Well, that’s about the end of the video, except that we see Mr. T-shirt back in the Congo riding along in a dugout, as he had evidently returned to continue the hunt, intent on ripping off even more seeds (and no doubt secretly hoping for something just a bit more potent) from the unsuspecting natives. But alas, we learn that he contracted Malaria and died in 2017.

He went to the Congo dressed for summertime in the Netherlands, T-Shirt and Hi-Tops, without dosing up on anti-malarials or quite likely not on anything else to counter the hundred or so killer diseases that anyone who is unprotected routinely contracts in the Congo. RIP. Natural selection wins again.

Here’s the link to the full YouTube documentary.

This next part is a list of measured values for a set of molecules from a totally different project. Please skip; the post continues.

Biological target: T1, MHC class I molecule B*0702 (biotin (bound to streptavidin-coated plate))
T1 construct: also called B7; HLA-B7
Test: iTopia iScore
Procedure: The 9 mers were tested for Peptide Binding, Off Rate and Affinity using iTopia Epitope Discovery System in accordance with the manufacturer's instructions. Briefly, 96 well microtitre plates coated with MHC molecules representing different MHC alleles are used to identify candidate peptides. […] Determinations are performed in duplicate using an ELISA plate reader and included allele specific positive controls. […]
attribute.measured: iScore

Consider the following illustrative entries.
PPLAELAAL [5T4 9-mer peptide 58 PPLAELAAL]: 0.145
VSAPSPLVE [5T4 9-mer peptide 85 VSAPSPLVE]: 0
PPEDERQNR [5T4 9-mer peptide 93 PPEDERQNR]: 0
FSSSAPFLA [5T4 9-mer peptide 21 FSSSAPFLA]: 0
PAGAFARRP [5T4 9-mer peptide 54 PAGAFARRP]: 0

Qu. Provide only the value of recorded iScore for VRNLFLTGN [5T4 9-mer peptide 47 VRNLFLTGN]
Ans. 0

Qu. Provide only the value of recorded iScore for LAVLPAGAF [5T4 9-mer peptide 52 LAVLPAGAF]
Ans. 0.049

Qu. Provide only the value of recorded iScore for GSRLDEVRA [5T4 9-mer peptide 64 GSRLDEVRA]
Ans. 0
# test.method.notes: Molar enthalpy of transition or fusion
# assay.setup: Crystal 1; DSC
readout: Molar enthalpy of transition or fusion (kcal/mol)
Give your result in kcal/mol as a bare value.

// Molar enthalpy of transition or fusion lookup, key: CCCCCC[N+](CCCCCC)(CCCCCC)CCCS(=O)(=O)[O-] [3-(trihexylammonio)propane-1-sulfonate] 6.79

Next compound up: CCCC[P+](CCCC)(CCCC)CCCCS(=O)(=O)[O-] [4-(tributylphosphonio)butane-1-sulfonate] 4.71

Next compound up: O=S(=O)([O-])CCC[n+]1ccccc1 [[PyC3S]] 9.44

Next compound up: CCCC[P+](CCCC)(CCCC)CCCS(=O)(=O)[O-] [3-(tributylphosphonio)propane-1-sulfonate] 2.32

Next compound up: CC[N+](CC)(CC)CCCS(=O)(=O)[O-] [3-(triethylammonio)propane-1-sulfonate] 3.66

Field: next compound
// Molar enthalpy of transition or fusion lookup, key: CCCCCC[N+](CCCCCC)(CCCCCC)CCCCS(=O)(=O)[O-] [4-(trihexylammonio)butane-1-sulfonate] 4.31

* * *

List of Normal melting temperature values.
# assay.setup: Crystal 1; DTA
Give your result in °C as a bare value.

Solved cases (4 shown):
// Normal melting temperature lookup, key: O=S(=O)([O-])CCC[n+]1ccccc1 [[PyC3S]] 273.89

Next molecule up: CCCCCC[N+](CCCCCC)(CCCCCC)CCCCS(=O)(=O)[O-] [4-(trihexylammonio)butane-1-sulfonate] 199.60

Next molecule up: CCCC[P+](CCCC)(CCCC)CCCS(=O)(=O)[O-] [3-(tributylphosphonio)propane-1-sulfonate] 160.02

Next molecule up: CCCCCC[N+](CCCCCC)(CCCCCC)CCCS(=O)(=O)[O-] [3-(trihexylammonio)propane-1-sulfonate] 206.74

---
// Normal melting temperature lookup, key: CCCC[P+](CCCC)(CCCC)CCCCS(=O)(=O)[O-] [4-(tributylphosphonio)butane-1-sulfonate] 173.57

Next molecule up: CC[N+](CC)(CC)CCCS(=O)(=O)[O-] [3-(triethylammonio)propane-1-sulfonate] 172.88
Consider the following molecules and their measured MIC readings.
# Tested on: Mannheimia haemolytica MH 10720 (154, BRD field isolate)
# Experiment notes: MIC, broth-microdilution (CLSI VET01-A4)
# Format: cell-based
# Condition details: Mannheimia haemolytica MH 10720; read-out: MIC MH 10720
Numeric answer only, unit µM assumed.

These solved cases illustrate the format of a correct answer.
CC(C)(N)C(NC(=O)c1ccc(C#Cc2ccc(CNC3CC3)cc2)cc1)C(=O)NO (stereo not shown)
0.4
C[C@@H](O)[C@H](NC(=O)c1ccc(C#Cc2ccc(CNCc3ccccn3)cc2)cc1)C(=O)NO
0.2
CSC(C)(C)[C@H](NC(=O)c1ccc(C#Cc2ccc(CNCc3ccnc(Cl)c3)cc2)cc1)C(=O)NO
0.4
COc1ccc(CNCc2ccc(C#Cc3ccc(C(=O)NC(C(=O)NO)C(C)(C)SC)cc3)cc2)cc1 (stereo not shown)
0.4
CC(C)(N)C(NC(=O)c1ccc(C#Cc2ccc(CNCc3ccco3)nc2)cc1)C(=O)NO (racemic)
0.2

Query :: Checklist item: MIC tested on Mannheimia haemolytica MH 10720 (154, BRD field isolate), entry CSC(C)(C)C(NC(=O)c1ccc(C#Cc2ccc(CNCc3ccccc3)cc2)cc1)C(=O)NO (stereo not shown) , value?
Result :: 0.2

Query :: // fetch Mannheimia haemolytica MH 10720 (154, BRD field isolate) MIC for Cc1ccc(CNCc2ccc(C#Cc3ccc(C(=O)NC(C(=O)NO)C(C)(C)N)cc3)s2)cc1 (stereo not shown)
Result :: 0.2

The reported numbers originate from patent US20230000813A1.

I know a little about preparing for Africa because I spent nearly two years in Africa very close to the Congo and I was lucky – I only got schistosomiasis. A few shots of antimony tartrate administered by a 10 inch needle through the tummy into the liver and I was right as rain again. But if I were even thinking of going into the Congo to search for a landrace strain of Cannabis I would watch this video again and do absolutely everything 180 degrees differently than these rather silly people. Especially bragging about how rich I was going to be. Because you see, one major mistake that nearly every stupid white man makes around “natives” is assuming that they can speak with other white guys in English and none of the stupid natives will understand. Makes me wonder how many conversations they had about how rich they were going to be with this Congo Landrace strain within earshot of the “natives” who I am very sure gave no clue they were listening and understanding every word.